The US reduces the entry of 15,000 refugees from the 300,000 asylum applications it anticipates for 2021

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The White House Government has presented this Tuesday to the United States Congress the latest report from President Donald Trump, regarding the admission of refugees for the next fiscal year and from him a historic reduction in the number of applicants is subtracted. of asylum that the authorities have estimated at 15,000 of the 300,000 they estimate they will receive.

Since 1980, under the administration of Democrat Jimmy Carter, such small figures were not considered, after that year only 18,000 instances were processed. In his first four years in office, Trump allowed in about 53,000 refugees, according to a report from the Department of Homeland Security.

The State Department notes that this reduction “reflects the continued commitment” of the Trump Administration “to prioritize the safety and well-being of Americans, especially in light of the COVID-19 pandemic.”

In turn, Washington has assured that it seeks to “put an end to the conflicts” that these migrations cause and affirms that its “diplomatic solutions to the crises throughout the world” are focused on preventing the “destabilizing effects” of these displacements, putting as For example, “support for the legitimate Government of Venezuela in the face of the tyranny” of President Nicolás Maduro.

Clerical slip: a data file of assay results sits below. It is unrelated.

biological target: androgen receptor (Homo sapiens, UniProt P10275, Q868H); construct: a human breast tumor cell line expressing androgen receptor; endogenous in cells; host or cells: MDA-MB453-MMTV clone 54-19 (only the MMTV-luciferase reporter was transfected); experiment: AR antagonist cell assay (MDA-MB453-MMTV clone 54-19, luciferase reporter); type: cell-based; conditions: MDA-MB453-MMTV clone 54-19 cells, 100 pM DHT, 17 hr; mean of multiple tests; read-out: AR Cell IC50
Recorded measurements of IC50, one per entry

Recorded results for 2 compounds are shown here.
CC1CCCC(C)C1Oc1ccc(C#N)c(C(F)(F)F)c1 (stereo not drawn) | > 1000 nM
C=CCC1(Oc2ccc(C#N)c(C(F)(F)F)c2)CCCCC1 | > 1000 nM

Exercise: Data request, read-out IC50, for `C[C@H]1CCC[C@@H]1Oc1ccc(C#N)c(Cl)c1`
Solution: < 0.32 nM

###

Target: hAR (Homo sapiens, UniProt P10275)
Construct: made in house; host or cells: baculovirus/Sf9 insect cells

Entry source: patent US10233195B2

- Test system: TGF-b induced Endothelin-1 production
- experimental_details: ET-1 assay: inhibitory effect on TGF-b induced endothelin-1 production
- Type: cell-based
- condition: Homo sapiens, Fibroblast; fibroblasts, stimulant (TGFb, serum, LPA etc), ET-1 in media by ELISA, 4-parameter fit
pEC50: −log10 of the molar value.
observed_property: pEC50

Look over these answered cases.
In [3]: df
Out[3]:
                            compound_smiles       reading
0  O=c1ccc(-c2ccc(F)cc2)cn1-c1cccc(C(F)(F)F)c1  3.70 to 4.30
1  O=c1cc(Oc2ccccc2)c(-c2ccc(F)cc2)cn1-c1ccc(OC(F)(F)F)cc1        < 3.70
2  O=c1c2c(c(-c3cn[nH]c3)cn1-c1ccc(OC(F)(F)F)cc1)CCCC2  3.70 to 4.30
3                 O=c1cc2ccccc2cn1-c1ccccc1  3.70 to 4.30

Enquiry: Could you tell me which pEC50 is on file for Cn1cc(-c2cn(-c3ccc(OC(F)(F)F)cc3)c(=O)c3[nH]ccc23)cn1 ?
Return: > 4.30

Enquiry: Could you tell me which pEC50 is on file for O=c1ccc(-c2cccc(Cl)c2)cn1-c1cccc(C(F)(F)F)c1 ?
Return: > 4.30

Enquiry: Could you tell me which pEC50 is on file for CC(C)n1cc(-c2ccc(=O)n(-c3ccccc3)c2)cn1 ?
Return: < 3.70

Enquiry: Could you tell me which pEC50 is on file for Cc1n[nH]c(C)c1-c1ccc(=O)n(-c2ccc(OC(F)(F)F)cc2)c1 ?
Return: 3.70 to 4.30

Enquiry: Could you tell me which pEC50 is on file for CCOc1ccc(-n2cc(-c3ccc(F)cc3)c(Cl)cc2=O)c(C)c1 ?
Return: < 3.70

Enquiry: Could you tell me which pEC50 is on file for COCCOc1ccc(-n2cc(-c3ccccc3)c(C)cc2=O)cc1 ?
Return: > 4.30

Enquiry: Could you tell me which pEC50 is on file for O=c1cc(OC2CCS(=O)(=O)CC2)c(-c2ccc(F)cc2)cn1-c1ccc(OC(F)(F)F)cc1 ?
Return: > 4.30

In this report, it is detailed that the number of refugees from Iraq will not be able to exceed 4,000, while El Salvador, Guatemala and Honduras will see their requests reduced to 1,000. The rest of the vacancies are for those at risk of suffering persecution for their religious or political ideas, citing, in the latter case, places such as Cuba, Venezuela, or Hong Kong.

Similarly, “people from certain high-risk areas with a presence or under terrorist control, such as Somalia, Syria, or Yemen, will not be admitted as refugees, except those with special humanitarian concern.”

“We are working to help refugees and other displaced people as close to their homes as possible until they can return safely and voluntarily,” says the State Department statement, which figures at $ 9 billion (more than $ 7.6 billion). euros) humanitarian assistance allocated in 2019.

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